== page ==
LATHROP – The racetrack that was Louise Avenue through the bulk of Lathrop will get at least somewhat of a speed limit reduction.
A recent speed survey commissioned by the City of Lathrop recommended three roadway section reductions – which includes dropping the speed limit on Louise Avenue from 50 miles per hour down to 45 miles per hour from the city limits down to I-5 – as well as a new speed limit on a section of roadway that wasn’t previously studied.
The City Council voted 3-2 to approve the changes.
But not everybody was pleased with the idea of making changes and giving Lathrop Police the power to enforce them.
Councilman Paul Akinjo said that he wanted to eliminate the use of radar and other speed capturing devices because it doesn’t make for a “friendly city.” Without proper education to the students at Lathrop High School and other residents in the community, he said, people shouldn’t be held accountable for their speed.
“We’re supposed to present a friendly environment,” Akinjo said. “I’m not willing, and the same time, to radar everybody that comes in to town – residents and visitor. At least not at this time.”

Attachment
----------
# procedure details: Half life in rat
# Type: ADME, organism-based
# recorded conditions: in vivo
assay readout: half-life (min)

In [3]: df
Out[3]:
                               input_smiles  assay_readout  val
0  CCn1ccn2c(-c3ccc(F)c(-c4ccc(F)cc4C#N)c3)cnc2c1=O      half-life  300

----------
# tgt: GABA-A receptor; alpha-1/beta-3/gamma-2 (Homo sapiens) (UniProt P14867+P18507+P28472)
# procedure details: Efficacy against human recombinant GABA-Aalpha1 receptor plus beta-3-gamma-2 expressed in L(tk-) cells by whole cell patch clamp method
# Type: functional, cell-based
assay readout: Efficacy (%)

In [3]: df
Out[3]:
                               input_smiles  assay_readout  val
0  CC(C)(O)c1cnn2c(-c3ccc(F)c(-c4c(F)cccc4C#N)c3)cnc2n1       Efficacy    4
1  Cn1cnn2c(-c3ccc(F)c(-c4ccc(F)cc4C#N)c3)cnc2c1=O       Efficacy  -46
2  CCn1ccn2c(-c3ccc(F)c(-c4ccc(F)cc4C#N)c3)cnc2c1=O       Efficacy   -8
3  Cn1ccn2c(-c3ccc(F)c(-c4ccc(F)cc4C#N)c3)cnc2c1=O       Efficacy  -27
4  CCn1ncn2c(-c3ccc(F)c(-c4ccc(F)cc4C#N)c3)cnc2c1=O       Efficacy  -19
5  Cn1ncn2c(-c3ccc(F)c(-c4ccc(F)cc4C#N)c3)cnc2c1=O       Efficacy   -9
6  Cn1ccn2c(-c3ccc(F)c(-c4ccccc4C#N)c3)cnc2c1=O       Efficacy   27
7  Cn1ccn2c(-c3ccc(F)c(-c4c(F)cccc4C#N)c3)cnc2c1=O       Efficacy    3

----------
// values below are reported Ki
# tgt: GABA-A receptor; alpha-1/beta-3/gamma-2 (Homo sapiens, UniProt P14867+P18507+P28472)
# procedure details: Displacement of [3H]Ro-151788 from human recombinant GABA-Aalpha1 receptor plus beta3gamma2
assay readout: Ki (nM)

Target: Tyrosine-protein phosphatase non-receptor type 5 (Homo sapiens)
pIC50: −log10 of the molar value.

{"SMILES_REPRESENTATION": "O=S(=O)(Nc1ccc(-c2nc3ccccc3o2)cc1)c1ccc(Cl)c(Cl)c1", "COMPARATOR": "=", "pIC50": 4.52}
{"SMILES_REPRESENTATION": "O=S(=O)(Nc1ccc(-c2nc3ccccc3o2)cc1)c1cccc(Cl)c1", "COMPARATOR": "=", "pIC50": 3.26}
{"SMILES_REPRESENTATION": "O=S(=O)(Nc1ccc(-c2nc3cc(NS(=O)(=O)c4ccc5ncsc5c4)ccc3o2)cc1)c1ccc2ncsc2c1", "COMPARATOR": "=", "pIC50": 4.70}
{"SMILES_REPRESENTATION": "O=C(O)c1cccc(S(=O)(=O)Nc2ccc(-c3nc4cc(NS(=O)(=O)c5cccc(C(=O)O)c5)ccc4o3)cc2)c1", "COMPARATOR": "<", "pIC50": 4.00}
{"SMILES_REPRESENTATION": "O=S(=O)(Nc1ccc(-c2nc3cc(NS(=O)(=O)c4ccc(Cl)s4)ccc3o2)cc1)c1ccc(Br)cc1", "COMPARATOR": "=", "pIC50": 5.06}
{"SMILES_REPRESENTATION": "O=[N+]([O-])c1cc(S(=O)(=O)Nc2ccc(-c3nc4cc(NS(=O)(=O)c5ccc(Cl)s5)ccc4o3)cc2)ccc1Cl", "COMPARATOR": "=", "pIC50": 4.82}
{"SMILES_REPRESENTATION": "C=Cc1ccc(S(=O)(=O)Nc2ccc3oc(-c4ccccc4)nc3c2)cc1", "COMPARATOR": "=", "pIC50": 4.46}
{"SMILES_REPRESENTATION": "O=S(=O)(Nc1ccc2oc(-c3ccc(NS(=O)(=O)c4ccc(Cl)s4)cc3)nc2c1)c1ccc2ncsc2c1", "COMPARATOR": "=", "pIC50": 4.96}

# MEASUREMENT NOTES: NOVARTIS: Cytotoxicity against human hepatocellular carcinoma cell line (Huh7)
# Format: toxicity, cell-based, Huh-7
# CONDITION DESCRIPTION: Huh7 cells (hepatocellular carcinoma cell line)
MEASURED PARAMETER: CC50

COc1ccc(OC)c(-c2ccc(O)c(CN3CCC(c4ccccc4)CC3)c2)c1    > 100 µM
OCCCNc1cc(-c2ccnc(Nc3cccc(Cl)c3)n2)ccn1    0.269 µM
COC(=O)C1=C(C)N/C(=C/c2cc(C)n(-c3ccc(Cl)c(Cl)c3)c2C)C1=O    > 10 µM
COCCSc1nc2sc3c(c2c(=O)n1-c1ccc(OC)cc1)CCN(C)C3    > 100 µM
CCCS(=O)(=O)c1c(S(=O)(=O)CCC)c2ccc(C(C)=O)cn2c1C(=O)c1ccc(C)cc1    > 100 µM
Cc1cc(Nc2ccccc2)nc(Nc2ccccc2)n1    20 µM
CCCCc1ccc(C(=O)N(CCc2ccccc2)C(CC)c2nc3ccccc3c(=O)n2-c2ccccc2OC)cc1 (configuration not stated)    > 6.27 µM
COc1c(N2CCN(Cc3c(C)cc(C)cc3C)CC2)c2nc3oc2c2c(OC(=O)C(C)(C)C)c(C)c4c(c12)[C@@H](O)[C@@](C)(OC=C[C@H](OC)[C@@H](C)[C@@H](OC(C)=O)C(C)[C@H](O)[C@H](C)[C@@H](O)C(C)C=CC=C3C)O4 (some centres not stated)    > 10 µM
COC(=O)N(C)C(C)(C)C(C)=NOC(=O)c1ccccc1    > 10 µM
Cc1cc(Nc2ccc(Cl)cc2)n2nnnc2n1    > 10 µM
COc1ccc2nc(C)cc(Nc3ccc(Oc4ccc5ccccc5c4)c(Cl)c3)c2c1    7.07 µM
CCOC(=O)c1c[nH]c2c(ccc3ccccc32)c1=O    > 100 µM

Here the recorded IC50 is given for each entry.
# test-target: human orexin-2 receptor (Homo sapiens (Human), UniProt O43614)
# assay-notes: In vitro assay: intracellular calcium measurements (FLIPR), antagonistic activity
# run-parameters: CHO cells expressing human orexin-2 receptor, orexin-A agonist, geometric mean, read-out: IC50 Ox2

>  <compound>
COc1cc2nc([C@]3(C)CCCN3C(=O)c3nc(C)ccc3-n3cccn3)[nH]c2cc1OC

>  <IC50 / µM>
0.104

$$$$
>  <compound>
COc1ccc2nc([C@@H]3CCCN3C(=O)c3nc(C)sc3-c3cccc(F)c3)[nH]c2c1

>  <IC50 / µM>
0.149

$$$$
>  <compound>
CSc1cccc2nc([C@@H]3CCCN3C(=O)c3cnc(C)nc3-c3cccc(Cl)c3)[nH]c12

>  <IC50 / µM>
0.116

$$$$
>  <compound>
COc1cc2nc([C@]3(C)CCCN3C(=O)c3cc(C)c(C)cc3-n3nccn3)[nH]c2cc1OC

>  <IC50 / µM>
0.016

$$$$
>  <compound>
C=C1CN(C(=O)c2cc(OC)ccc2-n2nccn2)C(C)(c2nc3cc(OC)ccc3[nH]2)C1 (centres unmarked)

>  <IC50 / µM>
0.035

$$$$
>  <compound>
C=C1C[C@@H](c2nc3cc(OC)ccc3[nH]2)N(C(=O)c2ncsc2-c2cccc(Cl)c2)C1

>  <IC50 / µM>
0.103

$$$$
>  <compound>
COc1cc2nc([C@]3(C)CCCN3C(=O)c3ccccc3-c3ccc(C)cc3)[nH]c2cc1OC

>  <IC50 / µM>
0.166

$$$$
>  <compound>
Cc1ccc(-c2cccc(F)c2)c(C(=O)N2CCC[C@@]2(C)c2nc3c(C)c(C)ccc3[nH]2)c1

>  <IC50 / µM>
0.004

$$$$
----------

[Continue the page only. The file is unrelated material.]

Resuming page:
He continued before the vote and wanted to know how many tickets were issued, how many traffic stops were made and how the city was able to push the use of radar without the support of the city council – claiming that there was something more going on than what most people realized.
Councilman Steve Dresser couldn’t have disagreed more.
While Lathrop Police Services were consulted only to talk about the use of speed enforcement tools – they can only use radar and lidar when the speed limit for the street matches up with the one suggested in the survey. They also talked about how they have their hands tied because of discrepancies that have never been ironed out.
Some of the areas of town that get the most complaints, like Thomson Street near Lathrop Elementary School, can’t be enforced with radar. A change on Lathrop Road’s section where it winds through the residential section also can’t be enforced, and drivers routinely break the posted speed limit that was changed despite a request by Lathrop Police not to do so.
“There comes a time when you raise your children when you have to stop being their best friend and you have to be their parent,” Dresser said. “When you have to get your driver’s license you have to get driver’s training and you learn the law and then you end up making a conscious decision to disobey the law.
“You feel good and you decide to speed and that should be enforced.”
A Roseville-based consultant performed the speed survey.
The public hearing was a continuation from a previous meeting where a lack of a majority vote constituted as a failed motion.